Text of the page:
Me too. Just for the practicality problems. We all know if you pass in an auto and you can't drive a manual bass in a manual and you can drive an auto. But because if you pass in an auto, iirc, theirs a whole load of areas where buying and running an auto is more expensive than a manual.
Originally Posted by patrickmoore
That said you have your choice of Mercs if you pass in an auto. I can't remember a single manual Merc for sale on AutoTrader for a maximum budget of £2,500 which is pretty much what I can come up with.
Totally agreed on this one. If you know how to drive a manual - you will be able to drive auto as well.
As above, if you start at manual and get the hang of it. Automatic should be a walk in the park.
Originally Posted by patrickmoore
You would think so, woudn't you.
Originally Posted by PaulLloyd
Back in the 90s, when I was a fleet manager in Birmingham, we kept some pool cars for general use. They were all cars which had been returned, but had some time to go before the lease ended. At one time, a number of middle managers were made redundant, and I acquired several automatics for the pool. Some people would downright refuse them because "they didn't like automatics." Some would happily take one even though they had never driven one before, and some would reluctantly take one because that was all I had available.
Most people, with a little instruction, soon got the hang of it, although some still said that they preferred a manual. At least two, both men, never got off the car park. After ten minutes or so revving the engine, jumping back and forth and burning rubber off the rear tyres, they just gave up and bought the keys back.
It's amazing how may people have accidents in automatics, by pressing down on the accelerator, instead of the brake?
We got called to quite a few accidents, most of them were elderly people.
I once saw a collision caused by a person driving an auto Merc. Apparently, on some late 70s models, it was possible to select Reverse whilst travelling forward, and it was also possible to manually change down for more acceleration when overtaking. It was deemed that the driver had intended to change down to accelerate, but selected reverse instead. So they slewed completely across the road with smoke pouring off the rear wheels, into the oncoming traffic. Had he not slewed, be would probably have had enough room to overtake.
I have also seen a few rear-enders because some auto drivers develop the habit of driving two-footed, hence driving everywhere with the brake lights on, so when they do stop, following cars don't realize until it is too late. (Naturally, had they indicated, it might have given the following driver a clue!)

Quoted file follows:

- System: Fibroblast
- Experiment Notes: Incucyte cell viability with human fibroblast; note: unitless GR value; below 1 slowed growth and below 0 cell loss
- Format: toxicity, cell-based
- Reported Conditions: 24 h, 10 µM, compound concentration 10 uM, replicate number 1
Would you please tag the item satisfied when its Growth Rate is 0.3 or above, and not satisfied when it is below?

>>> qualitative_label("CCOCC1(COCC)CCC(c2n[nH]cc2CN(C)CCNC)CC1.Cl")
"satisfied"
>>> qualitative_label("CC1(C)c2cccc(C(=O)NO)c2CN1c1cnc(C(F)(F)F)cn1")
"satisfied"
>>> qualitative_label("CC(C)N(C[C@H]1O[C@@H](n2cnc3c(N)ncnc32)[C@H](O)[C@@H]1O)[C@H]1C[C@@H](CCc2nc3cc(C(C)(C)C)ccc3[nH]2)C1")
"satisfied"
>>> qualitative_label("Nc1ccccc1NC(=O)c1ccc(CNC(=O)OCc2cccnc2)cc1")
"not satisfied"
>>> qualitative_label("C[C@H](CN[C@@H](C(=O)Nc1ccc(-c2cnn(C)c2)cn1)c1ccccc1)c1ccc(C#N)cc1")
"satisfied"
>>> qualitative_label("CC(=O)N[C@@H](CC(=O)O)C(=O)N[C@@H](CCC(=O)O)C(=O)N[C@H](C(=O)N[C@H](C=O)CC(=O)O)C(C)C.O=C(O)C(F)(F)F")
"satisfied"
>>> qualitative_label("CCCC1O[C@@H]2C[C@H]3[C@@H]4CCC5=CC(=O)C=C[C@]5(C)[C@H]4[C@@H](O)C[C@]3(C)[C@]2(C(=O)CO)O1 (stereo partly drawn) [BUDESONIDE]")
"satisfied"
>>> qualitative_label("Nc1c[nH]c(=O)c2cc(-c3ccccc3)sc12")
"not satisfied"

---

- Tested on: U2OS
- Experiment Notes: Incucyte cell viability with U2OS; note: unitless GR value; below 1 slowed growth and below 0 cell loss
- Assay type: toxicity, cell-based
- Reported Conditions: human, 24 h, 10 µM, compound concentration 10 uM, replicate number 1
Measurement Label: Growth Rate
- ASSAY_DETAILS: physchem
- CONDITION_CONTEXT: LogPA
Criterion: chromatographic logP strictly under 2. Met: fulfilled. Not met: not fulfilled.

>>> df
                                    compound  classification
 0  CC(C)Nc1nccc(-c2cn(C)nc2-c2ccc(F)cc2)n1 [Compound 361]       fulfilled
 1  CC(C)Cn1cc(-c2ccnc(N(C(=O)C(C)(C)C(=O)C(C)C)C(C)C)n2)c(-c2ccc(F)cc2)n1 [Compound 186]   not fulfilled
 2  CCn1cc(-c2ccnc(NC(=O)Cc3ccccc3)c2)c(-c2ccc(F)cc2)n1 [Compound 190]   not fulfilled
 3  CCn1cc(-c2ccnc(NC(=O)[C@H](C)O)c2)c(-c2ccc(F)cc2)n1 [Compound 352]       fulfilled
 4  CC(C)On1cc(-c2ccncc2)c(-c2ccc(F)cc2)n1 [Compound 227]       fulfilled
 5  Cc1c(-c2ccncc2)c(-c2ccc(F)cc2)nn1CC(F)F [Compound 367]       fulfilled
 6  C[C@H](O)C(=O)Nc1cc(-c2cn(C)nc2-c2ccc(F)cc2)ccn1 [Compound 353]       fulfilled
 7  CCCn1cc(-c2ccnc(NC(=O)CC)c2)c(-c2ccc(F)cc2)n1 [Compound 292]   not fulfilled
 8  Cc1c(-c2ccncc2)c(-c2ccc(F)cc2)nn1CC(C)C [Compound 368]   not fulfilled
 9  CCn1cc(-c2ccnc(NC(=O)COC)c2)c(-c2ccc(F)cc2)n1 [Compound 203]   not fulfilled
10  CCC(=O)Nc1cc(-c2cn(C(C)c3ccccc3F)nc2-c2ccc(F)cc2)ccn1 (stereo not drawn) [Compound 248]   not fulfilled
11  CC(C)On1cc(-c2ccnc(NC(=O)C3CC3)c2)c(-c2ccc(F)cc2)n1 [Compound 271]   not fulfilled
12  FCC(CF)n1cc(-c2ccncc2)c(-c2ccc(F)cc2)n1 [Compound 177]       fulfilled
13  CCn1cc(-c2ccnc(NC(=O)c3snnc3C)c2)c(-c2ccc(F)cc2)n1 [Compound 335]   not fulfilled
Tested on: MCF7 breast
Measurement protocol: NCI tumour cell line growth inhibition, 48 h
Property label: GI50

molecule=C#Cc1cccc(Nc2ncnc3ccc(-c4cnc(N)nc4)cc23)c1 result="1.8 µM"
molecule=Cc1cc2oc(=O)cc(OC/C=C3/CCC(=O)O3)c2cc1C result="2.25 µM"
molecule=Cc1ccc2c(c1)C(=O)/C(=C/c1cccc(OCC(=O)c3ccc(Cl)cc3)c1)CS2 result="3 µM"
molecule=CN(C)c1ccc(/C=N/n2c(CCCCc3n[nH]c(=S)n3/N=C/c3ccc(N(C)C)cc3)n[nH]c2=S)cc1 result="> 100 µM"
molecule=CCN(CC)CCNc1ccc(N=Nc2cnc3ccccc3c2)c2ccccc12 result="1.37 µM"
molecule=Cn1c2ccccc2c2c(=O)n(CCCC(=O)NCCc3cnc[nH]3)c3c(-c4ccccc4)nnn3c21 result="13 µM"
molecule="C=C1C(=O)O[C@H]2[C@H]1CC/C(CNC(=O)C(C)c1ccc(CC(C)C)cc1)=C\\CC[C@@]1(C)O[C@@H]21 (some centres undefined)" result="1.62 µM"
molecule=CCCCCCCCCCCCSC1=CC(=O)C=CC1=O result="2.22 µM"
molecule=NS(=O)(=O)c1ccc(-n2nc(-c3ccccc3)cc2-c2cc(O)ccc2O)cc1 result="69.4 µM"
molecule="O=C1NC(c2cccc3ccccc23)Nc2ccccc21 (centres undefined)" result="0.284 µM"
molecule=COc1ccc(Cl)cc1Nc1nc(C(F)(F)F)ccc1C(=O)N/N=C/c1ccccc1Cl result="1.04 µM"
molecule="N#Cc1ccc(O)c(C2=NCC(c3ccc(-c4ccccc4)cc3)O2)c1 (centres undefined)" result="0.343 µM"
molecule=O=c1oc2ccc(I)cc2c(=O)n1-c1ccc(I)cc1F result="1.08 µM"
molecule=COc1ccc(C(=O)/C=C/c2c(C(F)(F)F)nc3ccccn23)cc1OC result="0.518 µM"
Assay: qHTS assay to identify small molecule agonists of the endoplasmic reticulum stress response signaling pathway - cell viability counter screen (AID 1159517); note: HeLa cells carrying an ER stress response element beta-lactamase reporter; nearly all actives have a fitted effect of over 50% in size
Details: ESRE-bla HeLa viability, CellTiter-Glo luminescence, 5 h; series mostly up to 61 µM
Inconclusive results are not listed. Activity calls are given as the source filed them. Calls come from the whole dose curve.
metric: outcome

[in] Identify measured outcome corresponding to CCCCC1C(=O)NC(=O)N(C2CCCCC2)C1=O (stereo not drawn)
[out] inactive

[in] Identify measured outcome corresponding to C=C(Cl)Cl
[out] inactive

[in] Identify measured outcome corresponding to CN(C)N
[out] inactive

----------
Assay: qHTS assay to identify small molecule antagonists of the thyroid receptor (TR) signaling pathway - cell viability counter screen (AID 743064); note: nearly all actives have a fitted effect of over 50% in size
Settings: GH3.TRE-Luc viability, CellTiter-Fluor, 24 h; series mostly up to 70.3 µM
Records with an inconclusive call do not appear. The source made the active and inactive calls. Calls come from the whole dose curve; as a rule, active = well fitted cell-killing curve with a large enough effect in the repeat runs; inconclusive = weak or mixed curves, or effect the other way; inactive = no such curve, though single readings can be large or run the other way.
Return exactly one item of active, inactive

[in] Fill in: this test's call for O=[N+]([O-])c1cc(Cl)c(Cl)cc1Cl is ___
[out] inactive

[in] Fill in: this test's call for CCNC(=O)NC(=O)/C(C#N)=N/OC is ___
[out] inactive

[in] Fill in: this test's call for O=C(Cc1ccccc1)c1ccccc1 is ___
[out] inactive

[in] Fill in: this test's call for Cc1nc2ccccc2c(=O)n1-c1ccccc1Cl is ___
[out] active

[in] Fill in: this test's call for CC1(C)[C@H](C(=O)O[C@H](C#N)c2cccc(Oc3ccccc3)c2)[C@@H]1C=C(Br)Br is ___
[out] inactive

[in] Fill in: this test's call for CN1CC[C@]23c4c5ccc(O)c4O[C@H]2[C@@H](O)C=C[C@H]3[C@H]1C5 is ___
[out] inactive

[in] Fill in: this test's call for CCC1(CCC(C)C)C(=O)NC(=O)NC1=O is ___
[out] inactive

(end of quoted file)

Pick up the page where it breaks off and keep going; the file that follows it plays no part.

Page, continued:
I am learning in an auto and have just got a new motability auto. The problem I have now is the Micra. I am learnig in an old one. About 14 years old i think and my car is 13 plate. Therefore the. Micra accelerator is hard to is now difficult to press causing me to not drive smoothly since I have had my own car to drive in with my husband supervising
Todays lesson in the Micra was a disAster. Going slowly and not able to gain speed well as the accelerator has to be pressed fully down to get any where near 30mph
It was not too bad at first as I have been learning for 5 months ( i am 57) btw. But now i have been in a new
car with easy pedals i feel like i should book a driving school with newer cars. Or i may never be able to pass a test. Also it is hurting my ankle and leg having arthritis which makes driving my car a lot easier and the seat is also able to heighten and steering wheel alters height. The old micra is very basic.
Should i book a new car with another instructor or will i get it eventually driving 2 different cars ?
Quote....."motability" does that mean you have a Mobility car through the DVLA? As I thought you had to hold a full driving license for three years, before you can drive one of their cars?
Originally Posted by smudger
No it is a motability car through my disability living allowance. I am able to learn to drive in it as i am on the insurance but i have a named driver who is my sons girlfriend. And she has held a licence for 3 years and is over 21. It has all been
Done properly and today I rang motability about using my car for the test and that is allowed as I am on the insurance. People who are provisional licence holders are allowed to have a car through the Motability scheme as long as they have a full licence holder as their named driver
It always rather annoys me when I see older cars advertised as suitable first car. Especially when learning ( after passing the test always learning ) you need the best possible car you can get. As you have seen, on newer cars things are, usually, easier to operate and it makes driving more pleasurable. Only exception I can think of is the number of modern cars with an electronic handbrake. If I see this on a car I am considering, it is discarded as an option immediately. In your position I would be wanting to learn in a car that made everything as easy as possible.